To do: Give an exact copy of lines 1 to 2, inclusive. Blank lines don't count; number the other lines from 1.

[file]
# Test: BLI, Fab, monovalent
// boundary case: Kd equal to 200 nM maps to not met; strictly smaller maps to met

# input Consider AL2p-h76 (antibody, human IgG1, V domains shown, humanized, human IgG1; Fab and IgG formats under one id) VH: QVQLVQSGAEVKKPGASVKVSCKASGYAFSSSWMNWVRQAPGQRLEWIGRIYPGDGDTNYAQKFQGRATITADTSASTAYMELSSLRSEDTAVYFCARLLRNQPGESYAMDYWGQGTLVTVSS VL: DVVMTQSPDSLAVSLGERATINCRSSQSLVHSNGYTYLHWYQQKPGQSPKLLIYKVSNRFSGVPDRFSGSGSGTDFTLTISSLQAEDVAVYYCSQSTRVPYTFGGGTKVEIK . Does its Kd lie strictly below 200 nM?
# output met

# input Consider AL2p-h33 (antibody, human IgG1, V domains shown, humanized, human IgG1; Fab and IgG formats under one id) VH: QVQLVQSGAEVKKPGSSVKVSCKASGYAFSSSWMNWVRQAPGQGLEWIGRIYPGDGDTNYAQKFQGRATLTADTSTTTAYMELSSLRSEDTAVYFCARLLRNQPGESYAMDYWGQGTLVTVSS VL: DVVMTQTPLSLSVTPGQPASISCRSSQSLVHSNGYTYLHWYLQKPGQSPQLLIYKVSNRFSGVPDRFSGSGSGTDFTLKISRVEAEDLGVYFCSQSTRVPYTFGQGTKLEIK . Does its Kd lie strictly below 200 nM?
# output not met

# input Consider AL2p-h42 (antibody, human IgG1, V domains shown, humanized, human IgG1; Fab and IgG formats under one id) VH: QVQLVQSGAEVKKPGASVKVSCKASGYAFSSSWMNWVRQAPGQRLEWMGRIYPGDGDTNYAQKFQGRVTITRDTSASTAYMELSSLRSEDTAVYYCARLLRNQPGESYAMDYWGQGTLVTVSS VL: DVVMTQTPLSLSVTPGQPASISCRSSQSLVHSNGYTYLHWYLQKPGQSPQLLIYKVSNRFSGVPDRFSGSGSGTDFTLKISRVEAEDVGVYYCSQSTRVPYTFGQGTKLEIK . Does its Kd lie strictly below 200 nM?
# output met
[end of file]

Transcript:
# Test: BLI, Fab, monovalent
// boundary case: Kd equal to 200 nM maps to not met; strictly smaller maps to met